Curated by Jack Boulton
“In 1964, Nam June Paik bought the very first portable VCR to be sold in the United States. Ten years later, we can justly celebrate video as a medium with a history of its own. In the present decade it has become increasingly clear that video art extends beyond a new technology designed to please the human eye. It is rather used as a tool to explore the most pressing issues in contemporary art.
VIDEOART U.S.A. was born out of a grand-scale erudite and historical study of international contemporary video art, organized by the director of the Institute of Contemporary Art in Philadelphia Suzanne Delehanty and myself as an active collaborator. The show has already traveled to our respective institutions as well as to two other North American museums. When rethinking what the North American contribution to this exhibition should be in the Latin American leg of its itinerary, I have tried to remain true to our original intention of attesting to the variety of options explored by artists working in the field of video and of recognizing the existing relationship between these personal aesthetic representations and the enormous macro-system that is commercial television. Albeit historically oriented, VIDEOART U.S.A. aspires to remain open to the future. It is a gathering of 32 artists sharing a common technology as a point of departure. As an exhibition it has no intention to champion this new technology, seeking instead to examine the many and diverse ways artists have come to use it.
Originally, video was introduced to the fine arts as a sculptural element. Our exhibit includes two of such pieces. The first one, a Nam June Paik videotape incorporated into a sculptural environment, openly celebrates the capacity of the medium to unite disparate cultures and peoples into one would-be “worldwide village”. The second one is a work by Peter Campus, a post-minimal sculptor whose cerebral and calculated use of video explores the very nature of perception. The section of the exhibit devoted to videotapes includes sociologically inclined footage that documents and reveals aspects of our domestic life that are scorned at or dealt with superficially on commercial TV; also more technologically oriented videos focused on the research and manipulation of the medium’s electronic complexities and other “post-minimal” footage that studies or transmits the artists’ most relevant aesthetic concerns. In our inclusion of Ernie Kovacs’ work, we aim to remember the existing relationship between television broadcasting and video as art, as well as the Telethon as video coHaru, Kovacs wrote, directed and acted in the shows he produced, not unlike many artists and their video work today. Lastly, and in an effort to remember the visual impact of TV commercials, we have included one commercial by renowned artist Andy Warhol.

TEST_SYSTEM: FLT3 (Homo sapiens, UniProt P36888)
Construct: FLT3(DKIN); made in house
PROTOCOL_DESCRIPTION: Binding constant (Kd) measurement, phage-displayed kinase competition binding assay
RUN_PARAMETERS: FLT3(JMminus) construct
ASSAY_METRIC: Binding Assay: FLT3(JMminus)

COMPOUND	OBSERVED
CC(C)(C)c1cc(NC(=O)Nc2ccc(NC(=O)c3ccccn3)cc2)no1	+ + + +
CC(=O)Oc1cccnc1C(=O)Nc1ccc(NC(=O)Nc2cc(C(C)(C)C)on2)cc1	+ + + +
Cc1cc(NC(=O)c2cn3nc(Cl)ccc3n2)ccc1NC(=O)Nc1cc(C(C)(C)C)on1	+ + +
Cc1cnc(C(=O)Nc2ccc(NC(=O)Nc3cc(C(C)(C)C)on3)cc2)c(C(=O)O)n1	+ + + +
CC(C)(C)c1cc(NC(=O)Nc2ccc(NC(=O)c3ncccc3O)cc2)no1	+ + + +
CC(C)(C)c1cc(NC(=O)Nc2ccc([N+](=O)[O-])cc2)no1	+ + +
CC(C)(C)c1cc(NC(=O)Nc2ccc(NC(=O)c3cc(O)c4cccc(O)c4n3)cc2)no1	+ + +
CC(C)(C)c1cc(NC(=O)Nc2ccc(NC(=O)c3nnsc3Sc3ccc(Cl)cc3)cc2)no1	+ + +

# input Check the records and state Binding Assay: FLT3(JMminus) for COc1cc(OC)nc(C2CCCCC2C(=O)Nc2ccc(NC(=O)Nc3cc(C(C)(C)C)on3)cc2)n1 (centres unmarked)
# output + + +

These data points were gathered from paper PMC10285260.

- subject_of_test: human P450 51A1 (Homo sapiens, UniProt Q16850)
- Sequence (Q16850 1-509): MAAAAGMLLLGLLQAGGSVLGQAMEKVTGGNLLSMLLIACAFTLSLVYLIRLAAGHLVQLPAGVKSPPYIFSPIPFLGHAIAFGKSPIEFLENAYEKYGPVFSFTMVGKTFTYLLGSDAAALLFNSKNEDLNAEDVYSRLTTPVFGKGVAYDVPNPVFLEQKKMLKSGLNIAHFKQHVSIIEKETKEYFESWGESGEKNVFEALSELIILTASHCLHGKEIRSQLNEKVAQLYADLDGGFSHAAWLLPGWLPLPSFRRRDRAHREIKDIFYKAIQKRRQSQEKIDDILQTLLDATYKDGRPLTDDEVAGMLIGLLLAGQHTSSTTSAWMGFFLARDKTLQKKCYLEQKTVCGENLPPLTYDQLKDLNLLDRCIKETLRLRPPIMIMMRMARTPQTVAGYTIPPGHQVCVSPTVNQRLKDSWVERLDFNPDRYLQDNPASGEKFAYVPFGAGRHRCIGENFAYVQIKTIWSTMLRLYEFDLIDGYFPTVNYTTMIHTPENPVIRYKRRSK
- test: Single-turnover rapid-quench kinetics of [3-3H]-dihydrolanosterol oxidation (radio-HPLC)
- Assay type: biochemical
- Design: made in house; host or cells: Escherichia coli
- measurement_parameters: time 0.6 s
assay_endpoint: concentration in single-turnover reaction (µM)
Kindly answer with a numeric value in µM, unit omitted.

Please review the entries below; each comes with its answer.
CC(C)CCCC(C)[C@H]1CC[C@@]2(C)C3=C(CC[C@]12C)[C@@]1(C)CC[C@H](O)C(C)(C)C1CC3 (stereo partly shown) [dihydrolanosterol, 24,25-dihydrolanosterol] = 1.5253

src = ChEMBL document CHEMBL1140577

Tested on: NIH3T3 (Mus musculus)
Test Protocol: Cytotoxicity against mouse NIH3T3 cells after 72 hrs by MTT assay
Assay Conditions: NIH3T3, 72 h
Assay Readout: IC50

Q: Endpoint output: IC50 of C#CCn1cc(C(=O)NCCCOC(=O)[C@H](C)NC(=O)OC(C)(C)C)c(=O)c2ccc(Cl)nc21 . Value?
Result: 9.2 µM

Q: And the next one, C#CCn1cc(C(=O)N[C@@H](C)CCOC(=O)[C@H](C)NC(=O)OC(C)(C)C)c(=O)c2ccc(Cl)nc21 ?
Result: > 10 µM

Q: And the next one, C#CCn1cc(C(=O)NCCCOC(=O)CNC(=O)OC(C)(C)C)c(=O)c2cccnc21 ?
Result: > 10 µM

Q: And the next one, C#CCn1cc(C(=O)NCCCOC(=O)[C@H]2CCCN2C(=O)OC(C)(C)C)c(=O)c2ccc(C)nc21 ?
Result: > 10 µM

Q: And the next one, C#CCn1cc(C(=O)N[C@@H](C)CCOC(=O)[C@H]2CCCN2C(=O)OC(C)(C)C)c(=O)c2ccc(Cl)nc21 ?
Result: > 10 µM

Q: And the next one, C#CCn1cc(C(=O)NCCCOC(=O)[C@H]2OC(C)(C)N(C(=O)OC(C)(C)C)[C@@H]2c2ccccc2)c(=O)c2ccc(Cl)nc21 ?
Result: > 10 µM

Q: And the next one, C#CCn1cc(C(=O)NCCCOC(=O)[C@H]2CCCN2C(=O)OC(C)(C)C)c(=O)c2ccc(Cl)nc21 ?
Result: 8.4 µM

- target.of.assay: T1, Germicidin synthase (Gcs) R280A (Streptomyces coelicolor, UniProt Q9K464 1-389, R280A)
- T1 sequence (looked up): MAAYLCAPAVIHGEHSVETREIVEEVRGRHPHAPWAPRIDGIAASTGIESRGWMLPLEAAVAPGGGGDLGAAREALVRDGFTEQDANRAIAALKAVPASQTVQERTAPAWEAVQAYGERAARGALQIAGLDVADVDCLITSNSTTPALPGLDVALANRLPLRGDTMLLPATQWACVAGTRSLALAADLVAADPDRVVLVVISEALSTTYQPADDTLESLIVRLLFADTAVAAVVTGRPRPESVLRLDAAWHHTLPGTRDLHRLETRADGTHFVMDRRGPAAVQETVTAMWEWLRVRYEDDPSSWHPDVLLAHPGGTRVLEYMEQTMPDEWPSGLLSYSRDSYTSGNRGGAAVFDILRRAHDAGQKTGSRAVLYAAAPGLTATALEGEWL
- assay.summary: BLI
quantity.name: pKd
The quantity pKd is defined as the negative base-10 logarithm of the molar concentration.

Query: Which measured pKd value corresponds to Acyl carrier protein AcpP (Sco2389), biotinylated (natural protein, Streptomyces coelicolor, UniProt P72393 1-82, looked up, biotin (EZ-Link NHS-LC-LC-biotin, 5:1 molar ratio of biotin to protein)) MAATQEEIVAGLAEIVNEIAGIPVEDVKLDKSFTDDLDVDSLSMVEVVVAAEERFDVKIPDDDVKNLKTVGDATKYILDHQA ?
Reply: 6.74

The temptation in a video art show is always to add one more tape, as to lengthen the show does not necessarily imply changing its spatial dimensions. We have strictly observed the norm of showing no more videos than one single, unremitting observer could handle through the course of a long day. We have also done our best to choose work that is less dependent on verbal content, which proves an obvious intelligibility obstacle for the non-English speaking viewer. With the Advent video projector, we also expect a great number of art goers to enjoy an ample cross-section of the work shown. On their end, the more dedicated observers will have a chance to see more work in greater detail thanks to the small monitors set up throughout the expository space.”
Introduction to VIDEOART U.S.A. catalogue, 1975